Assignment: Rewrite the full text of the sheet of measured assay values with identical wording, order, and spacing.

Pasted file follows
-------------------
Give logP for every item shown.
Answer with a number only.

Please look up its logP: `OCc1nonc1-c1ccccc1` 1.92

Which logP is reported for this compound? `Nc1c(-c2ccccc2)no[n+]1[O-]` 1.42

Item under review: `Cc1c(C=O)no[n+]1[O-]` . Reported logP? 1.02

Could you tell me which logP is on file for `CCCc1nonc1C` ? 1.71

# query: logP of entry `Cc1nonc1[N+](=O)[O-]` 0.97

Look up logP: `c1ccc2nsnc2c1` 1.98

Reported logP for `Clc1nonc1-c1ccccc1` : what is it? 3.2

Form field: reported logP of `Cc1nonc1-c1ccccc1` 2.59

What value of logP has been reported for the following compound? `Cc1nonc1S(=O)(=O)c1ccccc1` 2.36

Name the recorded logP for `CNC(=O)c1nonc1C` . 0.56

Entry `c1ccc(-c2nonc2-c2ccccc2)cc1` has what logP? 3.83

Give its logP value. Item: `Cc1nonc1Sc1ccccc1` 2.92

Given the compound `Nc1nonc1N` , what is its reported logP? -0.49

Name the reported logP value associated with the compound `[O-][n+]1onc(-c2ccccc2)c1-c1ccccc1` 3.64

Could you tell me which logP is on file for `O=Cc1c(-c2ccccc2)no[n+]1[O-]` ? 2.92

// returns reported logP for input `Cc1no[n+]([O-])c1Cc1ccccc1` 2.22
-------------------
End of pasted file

Give logP for every item shown.
Answer with a number only.

Please look up its logP: `OCc1nonc1-c1ccccc1` 1.92

Which logP is reported for this compound? `Nc1c(-c2ccccc2)no[n+]1[O-]` 1.42

Item under review: `Cc1c(C=O)no[n+]1[O-]` . Reported logP? 1.02

Could you tell me which logP is on file for `CCCc1nonc1C` ? 1.71

# query: logP of entry `Cc1nonc1[N+](=O)[O-]` 0.97

Look up logP: `c1ccc2nsnc2c1` 1.98

Reported logP for `Clc1nonc1-c1ccccc1` : what is it? 3.2

Form field: reported logP of `Cc1nonc1-c1ccccc1` 2.59

What value of logP has been reported for the following compound? `Cc1nonc1S(=O)(=O)c1ccccc1` 2.36

Name the recorded logP for `CNC(=O)c1nonc1C` . 0.56

Entry `c1ccc(-c2nonc2-c2ccccc2)cc1` has what logP? 3.83

Give its logP value. Item: `Cc1nonc1Sc1ccccc1` 2.92

Given the compound `Nc1nonc1N` , what is its reported logP? -0.49

Name the reported logP value associated with the compound `[O-][n+]1onc(-c2ccccc2)c1-c1ccccc1` 3.64

Could you tell me which logP is on file for `O=Cc1c(-c2ccccc2)no[n+]1[O-]` ? 2.92

// returns reported logP for input `Cc1no[n+]([O-])c1Cc1ccccc1` 2.22